Oliver is back from San Anton -- he spent the entire month of July there. Here at Peaceable he is helping to move heavy things, mopping floors, and cooking cooking cooking in a wondrous way -- homemade mayonnaise, anyone? He is great to have around, but he is around. Another soul in the house.

Maybe I am too committed to my rhythm, and my solitude. It's not all about me.

The kitten is now named Norman. He and Momo play-fight together, and run down the upstairs hallway after one another. Neither of them weighs more than 2 kilos, but they sound like bowling balls rolling around up there. Norm is cute, but he's loud and high-maintenance. He poops in the house plants, which is disgusting. The greyhounds will eat him if they can. Mo has taught him how to climb onto the roof out back, but he's not taught him how to climb down. Norman stands up there and yowls til one of us rescues him. It's funny and cute, and is becoming a pain in the ass.

The sign explaining the bodegas is written and designed and is on its way here from a sign-printer. I want it to be in place in time for the fiesta at the end of the month, so people can see our Asociacion Cultural has done something in the last year! (and pilgrims can have an answer to the question they all ask when they roll into town: Are those hobbit holes?) I need to make up an annual report, and schedule a general meeting, and tell the treasurer how much money I spent in the past year. Paperwork. Accounts, and accountability, and all of it in Castellano. OMG.

The fiesta is a three-day affair, a long weekend that starts with Friday. Me and Paddy are scheduled to leave here Sunday morning of that weekend, for a long-delayed holiday down south. Lots to achieve before then. I hope to God no one else drops out of the San Anton rota in the meantime. I am already patching things together over there...

The kitchen installer came today and got to work in the little kitchen. So far, I really dislike how it's looking. I am trying to reserve judgement, but that's not easy.

The storm blows around my ears. It's pretty much a self-made maelstrom. I signed up for it, so I cannot complain. I stepped out of the boat a long time ago, stepped out onto the water, my eyes glued to the vision that said "Come on, then. I'll take care of you. Just step on out."

It works pretty well if I don't think about it. But then the wind hits me. I feel the water soaking my pantlegs...

I am not cut out for executive duties, even the unpaid, invisible, do-gooder kind, any more than I am suited for walking on water. What will happen if I don't do enough, if I don't succeed, if no one is willing to pony-up his 10 Euro dues again for the Asociacion? I don't have any startling new ideas... What if I blank out on the Spanish and no one can understand me? What if the Chaplaincy program is a bust, and we don't get funding for next summer? What if none of the kids at the fiesta wants to build houses out of straw and sticks?  Paddy has a cough that won't go away, it takes his breath away, makes it so he cannot even speak... what is it? Why can't the doctor fix it? What about my son, his career? What about Tim, his arthritis? My mom's health, my sisters? The pilgrims, the hospitaleros... What about ME?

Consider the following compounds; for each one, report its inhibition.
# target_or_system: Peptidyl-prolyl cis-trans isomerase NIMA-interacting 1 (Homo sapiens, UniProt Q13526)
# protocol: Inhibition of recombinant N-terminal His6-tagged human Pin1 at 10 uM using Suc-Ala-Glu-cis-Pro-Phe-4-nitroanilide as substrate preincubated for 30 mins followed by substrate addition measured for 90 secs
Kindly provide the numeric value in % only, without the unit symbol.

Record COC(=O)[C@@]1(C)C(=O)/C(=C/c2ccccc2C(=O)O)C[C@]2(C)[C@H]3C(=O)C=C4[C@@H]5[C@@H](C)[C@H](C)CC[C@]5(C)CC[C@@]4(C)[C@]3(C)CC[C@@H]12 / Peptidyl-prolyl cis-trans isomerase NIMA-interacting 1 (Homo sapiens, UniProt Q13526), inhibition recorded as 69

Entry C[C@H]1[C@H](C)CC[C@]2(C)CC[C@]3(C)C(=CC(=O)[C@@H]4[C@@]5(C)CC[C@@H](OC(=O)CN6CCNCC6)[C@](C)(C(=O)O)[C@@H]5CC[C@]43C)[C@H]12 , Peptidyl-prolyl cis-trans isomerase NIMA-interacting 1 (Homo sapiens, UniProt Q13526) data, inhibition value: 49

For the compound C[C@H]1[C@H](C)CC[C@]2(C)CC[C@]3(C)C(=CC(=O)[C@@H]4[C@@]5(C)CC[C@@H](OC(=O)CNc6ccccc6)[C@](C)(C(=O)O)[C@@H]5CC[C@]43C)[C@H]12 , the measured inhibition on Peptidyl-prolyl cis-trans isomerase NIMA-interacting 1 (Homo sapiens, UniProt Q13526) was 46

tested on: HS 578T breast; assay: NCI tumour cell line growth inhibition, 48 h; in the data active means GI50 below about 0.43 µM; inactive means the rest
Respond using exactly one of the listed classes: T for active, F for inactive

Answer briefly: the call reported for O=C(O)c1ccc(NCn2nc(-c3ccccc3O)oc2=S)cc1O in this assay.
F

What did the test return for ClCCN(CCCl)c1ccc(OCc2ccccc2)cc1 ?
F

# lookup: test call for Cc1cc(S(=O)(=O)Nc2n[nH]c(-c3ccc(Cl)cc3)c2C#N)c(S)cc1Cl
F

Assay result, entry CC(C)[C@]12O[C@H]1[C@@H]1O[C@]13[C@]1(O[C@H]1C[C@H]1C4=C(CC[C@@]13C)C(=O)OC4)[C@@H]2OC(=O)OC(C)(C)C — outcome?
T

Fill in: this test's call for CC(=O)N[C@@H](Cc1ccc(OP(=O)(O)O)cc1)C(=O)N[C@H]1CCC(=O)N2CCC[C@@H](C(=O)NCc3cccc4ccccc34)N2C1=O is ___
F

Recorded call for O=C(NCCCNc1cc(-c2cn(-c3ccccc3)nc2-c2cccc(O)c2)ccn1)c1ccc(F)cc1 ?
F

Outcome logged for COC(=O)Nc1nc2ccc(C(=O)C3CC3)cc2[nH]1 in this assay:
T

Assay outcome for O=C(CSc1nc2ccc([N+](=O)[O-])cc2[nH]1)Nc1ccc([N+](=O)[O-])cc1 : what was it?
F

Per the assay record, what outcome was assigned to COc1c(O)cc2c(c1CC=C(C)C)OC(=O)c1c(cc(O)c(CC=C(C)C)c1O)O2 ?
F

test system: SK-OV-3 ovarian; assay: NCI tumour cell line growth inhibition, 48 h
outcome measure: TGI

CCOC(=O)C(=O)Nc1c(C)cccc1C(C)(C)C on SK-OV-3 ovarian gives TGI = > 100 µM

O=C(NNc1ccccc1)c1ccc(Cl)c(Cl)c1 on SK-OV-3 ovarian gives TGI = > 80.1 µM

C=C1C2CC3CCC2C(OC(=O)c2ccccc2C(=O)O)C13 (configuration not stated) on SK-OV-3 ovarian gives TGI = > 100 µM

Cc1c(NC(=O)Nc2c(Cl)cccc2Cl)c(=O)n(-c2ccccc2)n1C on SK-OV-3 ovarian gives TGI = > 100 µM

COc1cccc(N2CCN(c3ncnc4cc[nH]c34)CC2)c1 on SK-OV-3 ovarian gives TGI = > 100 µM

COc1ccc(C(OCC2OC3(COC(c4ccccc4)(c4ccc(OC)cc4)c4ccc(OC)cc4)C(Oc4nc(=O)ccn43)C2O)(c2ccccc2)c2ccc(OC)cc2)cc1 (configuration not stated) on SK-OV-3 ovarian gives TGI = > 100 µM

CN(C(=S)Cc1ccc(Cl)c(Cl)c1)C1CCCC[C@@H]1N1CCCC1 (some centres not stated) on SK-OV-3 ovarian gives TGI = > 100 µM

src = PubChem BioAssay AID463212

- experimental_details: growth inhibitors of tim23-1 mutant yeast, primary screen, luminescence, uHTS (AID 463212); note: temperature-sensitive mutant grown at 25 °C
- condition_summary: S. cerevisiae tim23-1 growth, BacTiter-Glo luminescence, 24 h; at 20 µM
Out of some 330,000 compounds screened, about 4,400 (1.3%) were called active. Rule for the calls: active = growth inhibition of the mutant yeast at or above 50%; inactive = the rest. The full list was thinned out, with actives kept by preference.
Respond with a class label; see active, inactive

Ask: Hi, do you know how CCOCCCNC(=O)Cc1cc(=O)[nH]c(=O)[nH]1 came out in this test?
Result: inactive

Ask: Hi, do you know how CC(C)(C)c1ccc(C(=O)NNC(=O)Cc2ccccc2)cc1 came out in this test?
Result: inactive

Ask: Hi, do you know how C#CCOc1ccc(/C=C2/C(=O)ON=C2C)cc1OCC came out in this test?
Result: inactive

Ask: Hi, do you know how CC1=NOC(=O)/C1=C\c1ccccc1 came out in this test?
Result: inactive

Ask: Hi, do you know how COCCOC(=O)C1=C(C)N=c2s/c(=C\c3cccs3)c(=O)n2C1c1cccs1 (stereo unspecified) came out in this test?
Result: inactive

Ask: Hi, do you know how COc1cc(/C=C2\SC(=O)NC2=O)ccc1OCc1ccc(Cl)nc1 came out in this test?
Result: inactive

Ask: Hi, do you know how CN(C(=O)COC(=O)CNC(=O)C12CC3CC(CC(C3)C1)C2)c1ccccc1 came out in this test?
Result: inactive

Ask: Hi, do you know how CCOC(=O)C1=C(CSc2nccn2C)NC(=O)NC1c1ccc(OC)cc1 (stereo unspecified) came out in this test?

And that's when I feel myself sinking, and the waves smack me down, and the water rolls over my head. I start having nightmares in my sleep about tornadoes and locusts and car accidents, things all beyond my control. And I know, all over again, that nothing at all is within my control.

I can do all I can, but nothing is under control. I am not the center of the universe. If I vanish tomorrow, the universe will not blink.

And so I stop thinking. I let go. I do the jobs that need doing, but then I let them go. I instead do the things I know feed my spirit. I scruffle the dogs. I drive over the autopista into the Promised Land, over to a little stream I know there, with trees applauding overhead. I let myself cry a little, when no one is looking. I ask for help.

Like Peter screamed, out there in the deep water: "Save me, Lord!"  Like the Allman Brothers and Jerry Lee Lewis, the angels and archangels and the heavenly host all shout together with me, I shout "Lord, have mercy!"

And at some point, the storm calms down, and the hands reach out, and somehow I am back again in the boat, wondering why the hell I do these things to myself.

Friday, 17 July 2015

Hotter than July

Now it's July. The priest is gone for now, the fields are cut and dried-out. Mornings and dusks are splendid, but the daytime in between is spectacularly hot -- I cannot walk across the patio in bare feet without screaming.

I love July. It is long and hot and full of swallows. Friends ask me to come and visit, friends like Laurie up in O Cebreiro. We drove all around a hidden valley of Galicia, we shared champagne with pilgrims for Canada Day (Laurie is from Canada), we shopped for antiques in Sarria, we stayed up late and solved the world's problems and discussed our respective projects and literary efforts. I weeded the labyrinth... how many people can say they did that?

On the way out of town we heard a big racket, and this little guy came tumbling out of a ruined basement and into the street. I took him home. Paddy calls him Leonard. I call him Inky. He's a pistol of a kitten. 

Days later, I took a train to a little town called A Rua, and met up with another Laurie (this one from Illinois) who was striding her way across Spain from Girona. She was taking the Camino Invierno for the last bit, and you know I really love that trail... so I went with her, all the way to Chantada. The hikes were quite long -- about 28 km per day. The afternoons got very hot very quickly. I was surprised at how well it went for me. No blisters, no sunburn, just a nice righteous tiredness at the end of each day. I enjoyed myself out there. But when the day came I was supposed to climb over a mountain right in the middle of a 32 km. stretch, with temperatures expected to reach 98 F... I said "Time to get the bus back to Monforte and the train back to Sahagun!" The last couple of summers have taught me good lessons about hiking in high heat. I am simply too blonde to withstand it.